The UK has recently experienced two different types of flooding events. The first was coastal flooding caused by the low pressure of extra-tropical cyclone essentially pushing water from the sea into the rivers and along the coast. The second was caused by the prolonged rainfall associated with extra-tropical cyclones which have typically travelled across the Atlantic from the East coast of North America, picking up moisture which then falls as rain as the cyclones pass over land due to the presence of raised land. Both these events are more typical during the winter period (October – March) and last several days resulting in a lot of rain over this period. This leads to long periods of flooding (days) and typically over large areas, e.g. the whole of southern England.
The Flooding From Intense Rainfall (FFIR) programme is looking at the flooding that is caused by more short-lived events, such as convective storms that are more typical during the summer period (March – September), resulting in flooding that lasts hours and affecting a much smaller area. One of the most recent infamous examples of this was the flooding in Boscastle in August 2004 (http://www.metoffice.gov.uk/education/teens/case-studies/boscastle) which saw 75 mm of rain over 2 hours resulting in the destruction of houses, businesses as well as a significant economic impact. The summer 2007 floods that affected the whole of the UK were also due to short-lived intense rainfall events over a much wider area.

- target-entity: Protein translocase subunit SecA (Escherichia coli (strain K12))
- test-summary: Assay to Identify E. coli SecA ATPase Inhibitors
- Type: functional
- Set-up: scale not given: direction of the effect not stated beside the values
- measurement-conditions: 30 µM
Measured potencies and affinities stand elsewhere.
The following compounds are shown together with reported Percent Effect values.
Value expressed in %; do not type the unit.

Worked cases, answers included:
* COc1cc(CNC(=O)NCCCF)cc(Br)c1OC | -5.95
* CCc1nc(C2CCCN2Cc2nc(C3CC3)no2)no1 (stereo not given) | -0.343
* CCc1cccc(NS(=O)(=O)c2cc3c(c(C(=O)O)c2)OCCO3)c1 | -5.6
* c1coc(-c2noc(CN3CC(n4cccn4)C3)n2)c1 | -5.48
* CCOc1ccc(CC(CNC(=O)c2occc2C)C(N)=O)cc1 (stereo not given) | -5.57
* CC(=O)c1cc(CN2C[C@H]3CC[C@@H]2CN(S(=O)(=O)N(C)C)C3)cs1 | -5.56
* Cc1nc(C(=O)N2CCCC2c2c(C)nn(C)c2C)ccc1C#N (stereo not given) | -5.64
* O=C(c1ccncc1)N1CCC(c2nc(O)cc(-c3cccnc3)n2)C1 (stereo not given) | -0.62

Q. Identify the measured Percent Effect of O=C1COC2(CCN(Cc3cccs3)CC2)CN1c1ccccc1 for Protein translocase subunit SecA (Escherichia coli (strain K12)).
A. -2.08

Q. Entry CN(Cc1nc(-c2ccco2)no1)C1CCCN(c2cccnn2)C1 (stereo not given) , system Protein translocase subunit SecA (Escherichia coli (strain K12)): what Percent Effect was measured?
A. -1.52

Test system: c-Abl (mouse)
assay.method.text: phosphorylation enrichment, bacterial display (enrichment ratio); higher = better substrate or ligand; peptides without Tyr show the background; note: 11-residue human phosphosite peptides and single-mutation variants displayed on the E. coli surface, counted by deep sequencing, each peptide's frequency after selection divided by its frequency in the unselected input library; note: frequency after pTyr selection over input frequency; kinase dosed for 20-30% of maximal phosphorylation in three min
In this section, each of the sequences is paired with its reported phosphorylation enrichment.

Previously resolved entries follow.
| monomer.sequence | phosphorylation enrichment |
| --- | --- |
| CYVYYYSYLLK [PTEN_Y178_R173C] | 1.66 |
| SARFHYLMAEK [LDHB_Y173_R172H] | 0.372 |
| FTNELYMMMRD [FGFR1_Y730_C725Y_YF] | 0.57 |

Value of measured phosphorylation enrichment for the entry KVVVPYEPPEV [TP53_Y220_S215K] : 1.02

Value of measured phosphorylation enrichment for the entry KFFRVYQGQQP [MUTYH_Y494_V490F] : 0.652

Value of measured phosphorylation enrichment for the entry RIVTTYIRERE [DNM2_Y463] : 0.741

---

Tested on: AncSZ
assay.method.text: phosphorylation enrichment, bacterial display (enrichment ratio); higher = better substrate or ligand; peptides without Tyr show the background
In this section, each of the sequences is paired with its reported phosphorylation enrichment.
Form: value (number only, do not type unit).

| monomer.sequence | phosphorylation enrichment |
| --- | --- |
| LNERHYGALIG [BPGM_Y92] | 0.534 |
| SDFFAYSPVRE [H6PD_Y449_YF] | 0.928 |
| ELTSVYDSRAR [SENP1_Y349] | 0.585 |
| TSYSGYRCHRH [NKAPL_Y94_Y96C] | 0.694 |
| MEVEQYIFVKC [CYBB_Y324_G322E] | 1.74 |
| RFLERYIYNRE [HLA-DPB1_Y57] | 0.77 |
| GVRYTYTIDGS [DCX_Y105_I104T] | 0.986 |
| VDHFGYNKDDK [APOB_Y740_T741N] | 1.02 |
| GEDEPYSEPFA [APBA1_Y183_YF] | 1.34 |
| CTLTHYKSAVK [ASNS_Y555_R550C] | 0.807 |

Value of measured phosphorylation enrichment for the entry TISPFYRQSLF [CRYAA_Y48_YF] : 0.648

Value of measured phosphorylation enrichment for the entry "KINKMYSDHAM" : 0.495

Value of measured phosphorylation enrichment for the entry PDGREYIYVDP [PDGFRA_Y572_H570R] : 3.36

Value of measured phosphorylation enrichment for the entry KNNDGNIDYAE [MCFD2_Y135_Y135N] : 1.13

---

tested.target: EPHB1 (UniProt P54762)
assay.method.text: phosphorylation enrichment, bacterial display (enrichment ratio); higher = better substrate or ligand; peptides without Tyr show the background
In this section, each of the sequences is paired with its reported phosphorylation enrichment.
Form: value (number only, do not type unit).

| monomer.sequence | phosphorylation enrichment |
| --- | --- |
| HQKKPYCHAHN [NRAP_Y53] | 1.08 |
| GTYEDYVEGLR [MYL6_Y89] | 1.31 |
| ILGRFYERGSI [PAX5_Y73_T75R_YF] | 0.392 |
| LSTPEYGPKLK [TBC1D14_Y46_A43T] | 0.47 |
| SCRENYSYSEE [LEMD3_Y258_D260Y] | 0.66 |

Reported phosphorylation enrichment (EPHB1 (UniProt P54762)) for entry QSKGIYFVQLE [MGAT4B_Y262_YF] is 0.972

The difficulties faced when predicting these events is that they have a much smaller scale, typically less than 10s of kms, compared to the winter events which can have scales of 100s to 1000 kms. The timing and location of the rainfall is particularly difficult to predict and have a big impact on how well a specific catchment can cope – large catchments, e.g. the Thames can cope with a short intense rainfall event much more easily than a small catchment, e.g. the Valency which runs through Boscastle. To predict these events with greater accuracy a number of questions need to be addressed: 1) what are the atmospheric conditions that lead to these rainfall events, 2) how does the hydrology of each catchment vary and thus their ability to cope with such events, and 3) how do the different catchments respond to different rainfall intensities. These are the research questions of FFIR which is looking at catchments in the UK and their responses to surface water and flash floods.